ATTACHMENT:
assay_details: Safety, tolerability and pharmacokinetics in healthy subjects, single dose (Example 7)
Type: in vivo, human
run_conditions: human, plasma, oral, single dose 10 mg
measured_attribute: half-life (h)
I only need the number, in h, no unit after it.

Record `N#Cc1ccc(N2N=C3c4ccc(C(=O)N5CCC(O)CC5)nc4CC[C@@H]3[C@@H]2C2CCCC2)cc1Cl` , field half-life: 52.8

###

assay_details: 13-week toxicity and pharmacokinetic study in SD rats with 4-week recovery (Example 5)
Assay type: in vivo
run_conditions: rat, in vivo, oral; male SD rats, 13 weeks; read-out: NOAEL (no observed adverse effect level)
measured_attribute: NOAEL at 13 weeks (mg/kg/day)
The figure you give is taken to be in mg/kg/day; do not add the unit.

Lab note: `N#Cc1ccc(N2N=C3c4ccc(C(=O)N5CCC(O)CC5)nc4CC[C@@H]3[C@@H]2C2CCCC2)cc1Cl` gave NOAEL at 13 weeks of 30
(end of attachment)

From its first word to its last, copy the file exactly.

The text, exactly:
assay_details: Safety, tolerability and pharmacokinetics in healthy subjects, single dose (Example 7)
Type: in vivo, human
run_conditions: human, plasma, oral, single dose 10 mg
measured_attribute: half-life (h)
I only need the number, in h, no unit after it.

Record `N#Cc1ccc(N2N=C3c4ccc(C(=O)N5CCC(O)CC5)nc4CC[C@@H]3[C@@H]2C2CCCC2)cc1Cl` , field half-life: 52.8

###

assay_details: 13-week toxicity and pharmacokinetic study in SD rats with 4-week recovery (Example 5)
Assay type: in vivo
run_conditions: rat, in vivo, oral; male SD rats, 13 weeks; read-out: NOAEL (no observed adverse effect level)
measured_attribute: NOAEL at 13 weeks (mg/kg/day)
The figure you give is taken to be in mg/kg/day; do not add the unit.

Lab note: `N#Cc1ccc(N2N=C3c4ccc(C(=O)N5CCC(O)CC5)nc4CC[C@@H]3[C@@H]2C2CCCC2)cc1Cl` gave NOAEL at 13 weeks of 30